An intact mouse mitochondrial chaperonin 10 has been cloned, sequenced, and overexpressed in Escherichia coli as a fusion protein harboring an oligohistidine tail at its COOH terminus. The latter was added to simplify protein purification. The purified protein is free of contaminating groES from the bacterial host cells. Edman degradation reveals that the initiator Met residue of the recombinant protein is removed in vivo, similar to the authentic chaperonin 10 purified from rat liver mitochondria. However, in contrast to the latter, the amino-terminal Ala residue of the recombinant protein is not acetylated; the molecular mass determined by electrospray ionization mass spectrometry is 12,350.9 ± 2.6 daltons, in agreement with that predicted for the nonacetylated protein (12,351.2 daltons). Facilitated protein folding experiments with ribulose-bisphosphate carboxylase, under 'nonpermissive' in vitro conditions, demonstrate that the recombinant protein is fully functional with groEL. Thus, both the initial rates of protein folding and final yields observed with this heterologous combination are virtually identical to those obtained with groEL and groES. More important, like the authentic protein purified from mitochondria, the recombinant mitochondrial chaperonin 10, but not groES, is functionally compatible with the heptameric chaperonin 60 of mammalian mitochondria.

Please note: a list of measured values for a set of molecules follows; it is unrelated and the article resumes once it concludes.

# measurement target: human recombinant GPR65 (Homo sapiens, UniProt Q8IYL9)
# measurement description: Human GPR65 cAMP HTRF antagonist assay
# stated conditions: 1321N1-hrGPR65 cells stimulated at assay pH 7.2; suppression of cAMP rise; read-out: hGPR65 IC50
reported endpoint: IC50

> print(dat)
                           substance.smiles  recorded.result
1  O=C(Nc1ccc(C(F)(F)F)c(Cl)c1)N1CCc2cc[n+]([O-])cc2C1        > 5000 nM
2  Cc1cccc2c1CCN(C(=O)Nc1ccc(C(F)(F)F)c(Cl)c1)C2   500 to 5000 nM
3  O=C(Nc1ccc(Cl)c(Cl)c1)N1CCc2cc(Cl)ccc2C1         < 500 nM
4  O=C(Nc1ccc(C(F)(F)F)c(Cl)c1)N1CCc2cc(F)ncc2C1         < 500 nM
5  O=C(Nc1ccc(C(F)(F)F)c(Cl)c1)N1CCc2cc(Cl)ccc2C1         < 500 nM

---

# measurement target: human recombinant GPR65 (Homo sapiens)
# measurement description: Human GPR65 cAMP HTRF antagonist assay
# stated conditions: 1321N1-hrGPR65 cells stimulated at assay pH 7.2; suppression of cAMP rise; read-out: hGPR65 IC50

|Original language||English (US)|
|Number of pages||7|
|Journal||Journal of Biological Chemistry|
|State||Published - Oct 28 1994|